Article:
Getting a new pet can be an exciting time in any family. Going to the pet store, finding the cutest puppy or kitten, and deciding which one to bring into your family is a milestone for any household. But why is it that everyone always seems to buy puppies and kittens, rather than adopting one of the many older pets in shelters waiting for a forever home? Here are just a few reasons why you should consider adopting an adult or senior pet as your next furry family member.
- Know What You’re Getting: When adopting a younger puppy or kitten, it’s possible that they may grow into behaviors that you and your family weren’t prepared for and aren’t able to handle. This is one reason why so many animals end up surrendered to shelters in the first place. When adopting a senior animal from a shelter, you’ve got a far better idea of exactly who it is that you’re welcoming into your home, as they have already grown into most of their personality quirks.
- Lower Energy Investment: Anyone who’s ever seen a young puppy or kitten knows just how much energy they can have. While that may be incredibly cute and fun to watch, it can be exhausting to take care of a young pet during this stage of their life. By the time a pet has reached their golden years, they’ve settled down a considerable amount. This makes them far less exhausting to care for. If you’re not sure that you could keep up with a younger pet, an older dog or cat could be the best choice for you and your family.
- Need For Homes: Older pets need homes just as badly as younger pets. Often, older pets are left in shelters for one reason or another after having been in a loving home for years. Younger pets tend to be adopted faster, as well, with older pets tending to stay in shelters for longer. Next time you’re thinking about adopting a puppy, consider instead looking at adopting an older dog who may have been in a shelter for far longer.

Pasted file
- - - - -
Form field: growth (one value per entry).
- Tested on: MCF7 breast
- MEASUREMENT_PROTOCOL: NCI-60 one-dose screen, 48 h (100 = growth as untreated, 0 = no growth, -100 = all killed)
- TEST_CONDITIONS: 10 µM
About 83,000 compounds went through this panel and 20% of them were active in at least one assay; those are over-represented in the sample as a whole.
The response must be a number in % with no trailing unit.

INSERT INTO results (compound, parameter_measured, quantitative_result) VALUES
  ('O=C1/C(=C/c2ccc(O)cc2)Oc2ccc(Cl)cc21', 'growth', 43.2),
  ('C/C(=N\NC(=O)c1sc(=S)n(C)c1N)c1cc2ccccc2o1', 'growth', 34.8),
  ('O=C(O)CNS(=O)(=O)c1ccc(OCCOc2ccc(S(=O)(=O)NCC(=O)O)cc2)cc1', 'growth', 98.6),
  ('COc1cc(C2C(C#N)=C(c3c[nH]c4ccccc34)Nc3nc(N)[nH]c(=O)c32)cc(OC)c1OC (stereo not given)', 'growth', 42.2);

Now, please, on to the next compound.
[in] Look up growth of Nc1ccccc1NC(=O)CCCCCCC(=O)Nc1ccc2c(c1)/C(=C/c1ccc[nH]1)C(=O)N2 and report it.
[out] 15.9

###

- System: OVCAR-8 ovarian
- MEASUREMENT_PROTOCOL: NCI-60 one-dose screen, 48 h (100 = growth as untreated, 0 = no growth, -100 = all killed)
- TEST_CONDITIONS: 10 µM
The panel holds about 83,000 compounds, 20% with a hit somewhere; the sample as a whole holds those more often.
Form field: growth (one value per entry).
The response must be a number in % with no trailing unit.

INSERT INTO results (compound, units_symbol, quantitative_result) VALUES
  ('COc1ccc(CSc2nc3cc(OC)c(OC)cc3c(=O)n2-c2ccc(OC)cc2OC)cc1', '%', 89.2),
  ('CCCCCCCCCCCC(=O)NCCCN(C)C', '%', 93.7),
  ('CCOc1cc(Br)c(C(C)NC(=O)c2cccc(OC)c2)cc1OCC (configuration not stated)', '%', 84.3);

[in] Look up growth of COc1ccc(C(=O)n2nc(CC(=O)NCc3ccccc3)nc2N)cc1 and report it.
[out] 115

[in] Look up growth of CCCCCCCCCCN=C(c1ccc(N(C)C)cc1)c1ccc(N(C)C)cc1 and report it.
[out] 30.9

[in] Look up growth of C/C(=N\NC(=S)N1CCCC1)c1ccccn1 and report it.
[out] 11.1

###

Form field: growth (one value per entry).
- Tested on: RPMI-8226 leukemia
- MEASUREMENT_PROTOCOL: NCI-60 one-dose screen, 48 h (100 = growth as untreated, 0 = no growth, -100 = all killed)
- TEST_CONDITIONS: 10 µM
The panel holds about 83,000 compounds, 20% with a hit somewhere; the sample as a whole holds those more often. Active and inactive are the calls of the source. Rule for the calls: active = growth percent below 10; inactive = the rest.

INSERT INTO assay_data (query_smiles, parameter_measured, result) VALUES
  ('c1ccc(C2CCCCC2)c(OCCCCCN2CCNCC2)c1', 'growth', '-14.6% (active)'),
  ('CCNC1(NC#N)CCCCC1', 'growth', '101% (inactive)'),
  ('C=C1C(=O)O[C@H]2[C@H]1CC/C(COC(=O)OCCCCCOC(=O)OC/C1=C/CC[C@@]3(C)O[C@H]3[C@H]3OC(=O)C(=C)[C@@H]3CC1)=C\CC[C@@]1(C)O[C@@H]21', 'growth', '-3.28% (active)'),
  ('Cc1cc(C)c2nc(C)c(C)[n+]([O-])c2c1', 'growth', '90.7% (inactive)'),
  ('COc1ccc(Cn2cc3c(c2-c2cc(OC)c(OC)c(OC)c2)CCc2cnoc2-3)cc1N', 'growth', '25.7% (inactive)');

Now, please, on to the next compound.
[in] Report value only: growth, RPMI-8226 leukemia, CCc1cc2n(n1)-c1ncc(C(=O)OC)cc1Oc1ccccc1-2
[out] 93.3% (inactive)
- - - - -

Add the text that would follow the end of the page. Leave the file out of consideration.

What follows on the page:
If you are going to adopt an older pet, make sure you’re prepared to handle the care for them. This is true of any animal companion, but especially with senior pets; vets suggest twice-yearly checkups for older pets. Next time you’re looking at adopting a furry friend, try to look first at a senior pet; you could be making a huge difference in the life of that animal.
I wish I had more room, I have adopted two senior cats, I would love to adopt a couple of senior dogs.
We got a senior pet. He has some health issues but has turned out to be such a loving and loyal dog.
Thanks for this post, we have adopted several senior pets and it is so rewarding to give an animal a second chance.
This may seem so selfish of me but after my furbaby of 16 years passed I don’t know if I could handle adopting a senior dog. I know there are so many advantages of adopting a senior pet. Who knows when I go to adopt a new dog I may end up with an older one. They choose me I don’t choose them. LOL
We have 3 cats and 2 dogs, and we have rescued them all. Some were younger, some were older. I’ve never known more grateful companions. <3
Nice that you are encouraging the adoption of senior pets.
My senior dog passed away last year on April 3
My senior dog is still living. He’s a great companion to my family.
Adopting a pet is one of the most compassionate things a person can do ,
There are a lot of sites to help you adopt a pet like Petfinder, Adopt a Pet, Get Your Pet, The Shelter Pet Project, ASPCA, Dog the Love, Dog Time, Best Friends Animal Society, DogsBlog, Dogs Best Life, and the Humane Society of the United States,
They are all good places to start your search for adopting a pet.